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Completing My Personal NASA Mission

10 Nov

In honor of the 50th anniversary of the Apollo 11 landing on the moon, I decided I needed to revisit the space centers. In June I went to Kennedy Space Center, which you can read about below. Yesterday I completed my mission with a visit to the Johnson Space Center in Space City … Houston Texas.

I had visited this Center 30 years ago with my husband and then three-year-old daughter. I found it much changed with an excellent museum area that caters to children and families with many hands-on exhibits.

Luckily for me the hotel I was out could sign me up for a tour of sorts. If two people wanted to go, the Houston Tour Company would provide a van for the round trip and the entrance tickets for the Space Center. When I first went to the concierge desk, I was the only one who had signed up. But I left my name and room number in case someone else was interested. My plan succeeded. Within a few hours I got a call that my trip was on. And then a friend of mine decided she would go as well.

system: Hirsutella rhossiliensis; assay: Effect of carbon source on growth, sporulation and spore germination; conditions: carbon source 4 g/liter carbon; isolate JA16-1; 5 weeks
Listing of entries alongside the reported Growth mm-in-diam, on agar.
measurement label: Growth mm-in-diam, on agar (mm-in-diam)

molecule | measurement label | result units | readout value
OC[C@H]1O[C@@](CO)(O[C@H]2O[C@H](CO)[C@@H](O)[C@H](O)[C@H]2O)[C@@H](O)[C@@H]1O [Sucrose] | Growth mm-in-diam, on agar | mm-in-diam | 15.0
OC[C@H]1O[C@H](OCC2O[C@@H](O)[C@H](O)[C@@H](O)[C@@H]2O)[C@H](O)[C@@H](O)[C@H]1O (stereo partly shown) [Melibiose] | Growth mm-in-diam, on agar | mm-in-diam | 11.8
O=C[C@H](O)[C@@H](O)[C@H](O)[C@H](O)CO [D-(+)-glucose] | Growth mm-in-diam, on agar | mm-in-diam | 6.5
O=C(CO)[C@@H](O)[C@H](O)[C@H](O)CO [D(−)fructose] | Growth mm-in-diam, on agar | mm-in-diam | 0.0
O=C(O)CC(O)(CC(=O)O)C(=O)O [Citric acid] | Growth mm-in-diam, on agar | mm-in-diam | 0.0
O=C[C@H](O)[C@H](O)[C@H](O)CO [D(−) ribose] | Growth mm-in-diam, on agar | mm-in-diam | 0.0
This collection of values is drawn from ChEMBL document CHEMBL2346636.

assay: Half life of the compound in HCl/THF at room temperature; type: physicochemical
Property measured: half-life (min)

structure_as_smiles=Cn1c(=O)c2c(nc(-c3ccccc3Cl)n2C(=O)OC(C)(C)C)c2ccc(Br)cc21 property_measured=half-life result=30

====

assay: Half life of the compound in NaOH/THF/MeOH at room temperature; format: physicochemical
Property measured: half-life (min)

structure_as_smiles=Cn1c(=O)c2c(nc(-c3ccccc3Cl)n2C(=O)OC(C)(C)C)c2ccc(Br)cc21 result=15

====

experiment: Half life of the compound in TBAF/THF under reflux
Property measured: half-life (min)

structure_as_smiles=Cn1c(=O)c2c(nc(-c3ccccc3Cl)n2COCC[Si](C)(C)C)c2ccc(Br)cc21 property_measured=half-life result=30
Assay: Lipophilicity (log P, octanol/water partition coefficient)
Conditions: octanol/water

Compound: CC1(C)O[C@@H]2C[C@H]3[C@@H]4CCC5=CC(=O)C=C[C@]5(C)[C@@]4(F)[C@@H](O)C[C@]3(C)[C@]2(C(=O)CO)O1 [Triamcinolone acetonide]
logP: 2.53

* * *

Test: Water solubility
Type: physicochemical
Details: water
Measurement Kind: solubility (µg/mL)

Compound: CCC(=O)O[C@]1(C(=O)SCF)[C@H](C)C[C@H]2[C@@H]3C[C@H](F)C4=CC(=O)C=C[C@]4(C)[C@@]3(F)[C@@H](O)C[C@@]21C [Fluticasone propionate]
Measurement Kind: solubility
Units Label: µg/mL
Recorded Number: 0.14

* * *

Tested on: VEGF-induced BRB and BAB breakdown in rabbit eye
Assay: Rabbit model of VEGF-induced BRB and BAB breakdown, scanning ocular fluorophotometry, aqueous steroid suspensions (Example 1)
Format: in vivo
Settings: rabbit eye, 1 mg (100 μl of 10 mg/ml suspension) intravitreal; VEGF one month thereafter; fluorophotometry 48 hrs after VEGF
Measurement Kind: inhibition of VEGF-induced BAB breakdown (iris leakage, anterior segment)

The next morning we met our new friend and traveling partner along with our van driver, Ruby, for our adventure.

I first need to say that years ago when I went to the Johnson Space Center, we just wandered the lovely campus of the Space Center, walking to the different buildings on our own. Now it is much more controlled. The entrance ticket included everything. But to see the actual Johnson Space Center you now have to take a tram. There are two to chose from. The blue line, which we took, goes to Mission Control and to see the Saturn V rocket.

Seeing the control room where most of the space shuttle missions, and in a few short years, the Orion Missions, will be watched over by a flight director and his crew was interesting as was the presentation. We could see a live feed into an active control room where the space station was being watched.